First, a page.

There’s more to fungi than just mushrooms.
So begins the Executive Summary of a new colloquium from the American Academy of Microbiology entitled The Fungal Kingdom. Well! Speaking as a lover of mushrooms, why then did they adorn the pages of the report with attractive images of button mushrooms, chanterelles, morels, and sulfur tufts?
Kidding aside, of course one must agree with their statement. Fungi constitute a gigantic kingdom, enormously varied in who they are and in what they do. Their activities are essential for life on the planet. Without their diligent decomposition of plant material , the carbon in plants would not be recycled. One would need a chain saw to walk in the woods.
What comes to mind when one thinks of fungi? Most people know that they can cause diseases in plants and animals, spoil foods, and carry out industrially important fermentations. The biologically sophisticated are aware that fungi include the yeasts, the paradigm of the eukaryotic cell and our long-time partners in the making of bread, beer, and wine. They also likely know that fungi participate in important symbiotic relationships, as in mycorrhizae and lichens. Yet, as the report says: Ignorance and erroneous information about fungi abounds. The report goes about trying to correct this situation by delving in a clear and informative way into the realms of pathogenesis, genetics, and genomics—even the possibility of using fungi for bioterrorism. Had the purpose been to foster a greater interest in fungi in general, surely the authors would have offered a more detailed treatment of the role of fungi in innumerable symbioses with practically all other forms of life.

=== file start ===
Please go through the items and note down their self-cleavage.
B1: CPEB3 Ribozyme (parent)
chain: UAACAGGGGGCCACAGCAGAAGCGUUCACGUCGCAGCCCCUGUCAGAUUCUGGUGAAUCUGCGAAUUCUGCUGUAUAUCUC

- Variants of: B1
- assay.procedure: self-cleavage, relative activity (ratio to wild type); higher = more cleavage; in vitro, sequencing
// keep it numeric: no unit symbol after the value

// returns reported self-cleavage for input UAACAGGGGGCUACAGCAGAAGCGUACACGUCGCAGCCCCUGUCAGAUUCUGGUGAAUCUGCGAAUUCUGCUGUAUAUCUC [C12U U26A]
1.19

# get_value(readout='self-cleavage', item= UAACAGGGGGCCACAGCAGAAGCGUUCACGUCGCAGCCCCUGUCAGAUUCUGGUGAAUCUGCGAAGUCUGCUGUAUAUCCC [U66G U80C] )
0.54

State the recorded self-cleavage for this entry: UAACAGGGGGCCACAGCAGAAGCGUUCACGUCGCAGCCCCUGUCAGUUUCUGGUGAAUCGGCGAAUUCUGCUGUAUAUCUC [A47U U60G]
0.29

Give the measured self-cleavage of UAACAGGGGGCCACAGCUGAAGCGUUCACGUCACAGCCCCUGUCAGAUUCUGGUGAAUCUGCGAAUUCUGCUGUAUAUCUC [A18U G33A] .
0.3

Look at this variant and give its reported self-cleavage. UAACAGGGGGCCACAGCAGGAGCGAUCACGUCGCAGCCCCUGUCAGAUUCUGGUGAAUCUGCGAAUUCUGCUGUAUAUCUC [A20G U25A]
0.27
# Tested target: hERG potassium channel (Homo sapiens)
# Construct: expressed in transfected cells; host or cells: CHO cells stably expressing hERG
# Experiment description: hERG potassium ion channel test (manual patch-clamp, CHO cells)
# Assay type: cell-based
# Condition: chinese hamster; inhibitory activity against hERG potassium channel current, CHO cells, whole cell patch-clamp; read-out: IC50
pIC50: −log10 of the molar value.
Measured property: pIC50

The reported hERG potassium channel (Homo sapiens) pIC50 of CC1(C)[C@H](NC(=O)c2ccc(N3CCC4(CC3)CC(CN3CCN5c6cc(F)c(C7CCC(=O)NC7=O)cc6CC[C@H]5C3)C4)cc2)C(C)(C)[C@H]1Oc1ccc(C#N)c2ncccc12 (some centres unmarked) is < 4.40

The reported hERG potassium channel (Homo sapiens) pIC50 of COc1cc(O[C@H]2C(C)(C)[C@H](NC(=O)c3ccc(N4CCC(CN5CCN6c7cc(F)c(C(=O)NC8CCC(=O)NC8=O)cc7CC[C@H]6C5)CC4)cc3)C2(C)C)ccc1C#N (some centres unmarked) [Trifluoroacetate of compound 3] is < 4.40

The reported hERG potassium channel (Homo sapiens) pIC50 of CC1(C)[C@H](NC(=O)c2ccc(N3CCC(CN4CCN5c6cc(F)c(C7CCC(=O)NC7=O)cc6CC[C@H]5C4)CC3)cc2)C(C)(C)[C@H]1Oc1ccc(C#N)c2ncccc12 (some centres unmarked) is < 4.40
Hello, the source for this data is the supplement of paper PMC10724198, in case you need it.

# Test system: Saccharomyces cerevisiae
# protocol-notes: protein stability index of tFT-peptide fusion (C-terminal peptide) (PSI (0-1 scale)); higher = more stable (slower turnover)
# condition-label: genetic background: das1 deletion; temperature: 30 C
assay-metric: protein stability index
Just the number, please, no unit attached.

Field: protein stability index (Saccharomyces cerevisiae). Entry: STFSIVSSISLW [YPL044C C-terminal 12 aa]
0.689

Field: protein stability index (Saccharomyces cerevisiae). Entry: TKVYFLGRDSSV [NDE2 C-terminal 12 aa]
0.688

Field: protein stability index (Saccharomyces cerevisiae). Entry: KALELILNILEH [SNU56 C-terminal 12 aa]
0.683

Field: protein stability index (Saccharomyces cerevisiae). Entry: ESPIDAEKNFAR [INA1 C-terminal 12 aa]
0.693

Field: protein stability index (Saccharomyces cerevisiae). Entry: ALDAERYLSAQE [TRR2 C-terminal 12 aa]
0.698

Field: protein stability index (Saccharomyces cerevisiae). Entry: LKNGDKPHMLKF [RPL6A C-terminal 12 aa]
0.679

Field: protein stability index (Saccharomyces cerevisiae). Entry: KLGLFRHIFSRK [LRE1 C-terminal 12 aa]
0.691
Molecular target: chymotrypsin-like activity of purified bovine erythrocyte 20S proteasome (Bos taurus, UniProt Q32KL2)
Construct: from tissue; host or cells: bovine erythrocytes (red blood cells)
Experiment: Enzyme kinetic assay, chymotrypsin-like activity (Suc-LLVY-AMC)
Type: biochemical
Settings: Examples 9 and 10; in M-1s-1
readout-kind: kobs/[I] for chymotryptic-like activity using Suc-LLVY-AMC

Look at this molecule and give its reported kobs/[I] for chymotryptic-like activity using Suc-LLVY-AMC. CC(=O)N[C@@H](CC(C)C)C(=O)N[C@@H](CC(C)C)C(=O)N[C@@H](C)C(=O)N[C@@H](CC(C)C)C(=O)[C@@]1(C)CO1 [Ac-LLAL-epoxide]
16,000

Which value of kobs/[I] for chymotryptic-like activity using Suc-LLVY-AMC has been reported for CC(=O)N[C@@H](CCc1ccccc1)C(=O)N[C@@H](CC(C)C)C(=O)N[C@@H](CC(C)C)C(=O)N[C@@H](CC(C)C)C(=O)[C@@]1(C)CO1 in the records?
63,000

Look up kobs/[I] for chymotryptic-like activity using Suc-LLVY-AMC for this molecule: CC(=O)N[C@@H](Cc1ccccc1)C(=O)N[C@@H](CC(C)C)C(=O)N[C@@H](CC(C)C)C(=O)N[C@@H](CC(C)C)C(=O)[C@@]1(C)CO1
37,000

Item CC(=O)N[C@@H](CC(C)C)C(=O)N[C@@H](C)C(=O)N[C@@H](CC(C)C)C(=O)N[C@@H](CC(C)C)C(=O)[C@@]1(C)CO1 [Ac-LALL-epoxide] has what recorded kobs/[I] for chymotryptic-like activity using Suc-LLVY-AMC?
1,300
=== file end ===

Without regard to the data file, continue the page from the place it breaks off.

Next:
Befitting the purpose of such colloquia, the orientation is towards public policy, for which it makes a series of sensible and far-reaching recommendations. This is a fine compendium of clear thinking and good writing, effectively highlighting what needs to be done in terms of research, education, and public planning in this essential area of the biological world.